THE SCIENTIFIC ENTERPRISE is the union of science, mathematics, and technology that forms the scientific endeavor and that makes it so successful. Although each of these human enterprises has a character and history of its own, each is dependent on and reinforces the others.
Over the course of human history, people have developed many interconnected and validated ideas about the physical, biological, psychological, and social worlds. Those ideas have enabled successive generations to achieve an increasingly comprehensive and reliable understanding of the human species and its environment. The means used to develop these ideas are particular ways of observing, thinking, experimenting, and validating. These ways represent a fundamental aspect of the nature of science and reflect how science tends to differ from other modes of knowing.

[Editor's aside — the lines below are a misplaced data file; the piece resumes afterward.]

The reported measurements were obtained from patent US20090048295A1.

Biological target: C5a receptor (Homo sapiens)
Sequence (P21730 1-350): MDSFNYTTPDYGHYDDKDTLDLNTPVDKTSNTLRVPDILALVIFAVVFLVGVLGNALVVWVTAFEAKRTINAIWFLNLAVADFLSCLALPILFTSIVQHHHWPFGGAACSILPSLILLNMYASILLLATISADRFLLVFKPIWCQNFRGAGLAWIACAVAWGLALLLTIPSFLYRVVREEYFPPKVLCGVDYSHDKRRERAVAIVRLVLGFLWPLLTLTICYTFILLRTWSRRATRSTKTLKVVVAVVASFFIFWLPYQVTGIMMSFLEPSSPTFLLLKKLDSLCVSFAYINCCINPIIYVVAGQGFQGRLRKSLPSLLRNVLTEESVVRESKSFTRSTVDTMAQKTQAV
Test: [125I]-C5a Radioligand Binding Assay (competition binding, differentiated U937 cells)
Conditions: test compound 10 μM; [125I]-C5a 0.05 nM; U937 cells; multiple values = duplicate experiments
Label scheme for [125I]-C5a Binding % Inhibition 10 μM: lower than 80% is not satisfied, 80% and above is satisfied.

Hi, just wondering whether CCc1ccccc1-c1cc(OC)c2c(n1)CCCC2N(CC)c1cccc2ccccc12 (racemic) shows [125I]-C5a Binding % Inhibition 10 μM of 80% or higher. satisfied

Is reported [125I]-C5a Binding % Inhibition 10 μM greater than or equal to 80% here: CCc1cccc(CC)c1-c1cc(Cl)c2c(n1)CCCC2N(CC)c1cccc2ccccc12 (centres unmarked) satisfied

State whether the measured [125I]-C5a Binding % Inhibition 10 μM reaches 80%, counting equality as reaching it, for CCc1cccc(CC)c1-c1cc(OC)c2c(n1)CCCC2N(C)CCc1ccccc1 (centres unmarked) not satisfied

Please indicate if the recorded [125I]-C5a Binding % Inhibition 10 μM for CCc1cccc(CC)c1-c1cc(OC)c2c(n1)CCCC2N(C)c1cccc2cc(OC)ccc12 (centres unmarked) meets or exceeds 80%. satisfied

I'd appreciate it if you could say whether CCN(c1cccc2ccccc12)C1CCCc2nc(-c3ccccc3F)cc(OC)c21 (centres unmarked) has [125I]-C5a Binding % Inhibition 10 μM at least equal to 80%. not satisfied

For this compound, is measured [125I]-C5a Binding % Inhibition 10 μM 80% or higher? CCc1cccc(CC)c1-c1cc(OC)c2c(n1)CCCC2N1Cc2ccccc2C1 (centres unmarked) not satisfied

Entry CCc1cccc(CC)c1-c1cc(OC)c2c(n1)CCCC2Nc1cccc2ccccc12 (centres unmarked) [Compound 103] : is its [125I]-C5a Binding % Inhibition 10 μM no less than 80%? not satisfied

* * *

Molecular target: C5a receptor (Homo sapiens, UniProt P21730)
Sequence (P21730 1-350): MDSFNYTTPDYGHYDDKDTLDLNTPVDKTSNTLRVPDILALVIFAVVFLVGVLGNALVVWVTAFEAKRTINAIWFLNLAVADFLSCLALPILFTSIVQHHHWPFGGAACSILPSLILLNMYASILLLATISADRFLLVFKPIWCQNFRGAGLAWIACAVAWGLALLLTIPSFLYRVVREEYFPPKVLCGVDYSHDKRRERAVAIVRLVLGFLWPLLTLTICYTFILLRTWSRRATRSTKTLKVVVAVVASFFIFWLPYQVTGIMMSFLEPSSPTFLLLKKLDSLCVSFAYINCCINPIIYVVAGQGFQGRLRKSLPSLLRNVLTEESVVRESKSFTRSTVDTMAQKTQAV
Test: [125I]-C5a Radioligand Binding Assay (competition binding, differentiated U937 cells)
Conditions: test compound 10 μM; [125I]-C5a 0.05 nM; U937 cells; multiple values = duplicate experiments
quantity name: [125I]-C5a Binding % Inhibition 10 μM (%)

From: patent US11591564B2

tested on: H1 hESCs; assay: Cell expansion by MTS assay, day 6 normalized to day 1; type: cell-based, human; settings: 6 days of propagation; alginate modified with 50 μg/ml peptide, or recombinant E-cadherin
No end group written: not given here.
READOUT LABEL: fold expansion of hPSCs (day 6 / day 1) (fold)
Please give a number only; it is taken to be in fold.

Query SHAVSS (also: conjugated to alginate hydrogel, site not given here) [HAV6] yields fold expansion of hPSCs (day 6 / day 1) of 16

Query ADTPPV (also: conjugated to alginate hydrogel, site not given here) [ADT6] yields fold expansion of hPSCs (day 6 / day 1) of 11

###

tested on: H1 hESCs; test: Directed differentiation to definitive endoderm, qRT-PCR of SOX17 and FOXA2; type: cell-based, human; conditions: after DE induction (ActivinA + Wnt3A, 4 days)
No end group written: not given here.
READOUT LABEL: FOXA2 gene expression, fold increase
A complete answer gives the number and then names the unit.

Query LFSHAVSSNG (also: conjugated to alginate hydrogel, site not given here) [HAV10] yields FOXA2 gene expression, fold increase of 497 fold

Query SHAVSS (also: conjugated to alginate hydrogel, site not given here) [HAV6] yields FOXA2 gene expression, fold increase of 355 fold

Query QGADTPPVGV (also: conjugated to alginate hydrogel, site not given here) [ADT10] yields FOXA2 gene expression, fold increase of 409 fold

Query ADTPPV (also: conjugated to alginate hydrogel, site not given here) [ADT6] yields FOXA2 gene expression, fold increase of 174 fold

Humans have never lost interest in trying to find out how the universe is put together, how it works, and where they fit in the cosmic scheme of things. The development of our understanding of the architecture of the universe is surely not complete, but we have made great progress. Given a universe that is made up of distances too vast to reach and of particles too small to see and too numerous to count, it is a tribute to human intelligence that we have made as much progress as we have in accounting for how things fit together. All humans should participate in the pleasure of coming to know their universe better.
People have long been curious about living things—how many different species there are, what they are like, where they live, how they relate to each other, and how they behave. Scientists seek to answer these questions and many more about the organisms that inhabit the earth. In particular, they try to develop the concepts, principles, and theories that enable people to understand the living environment better.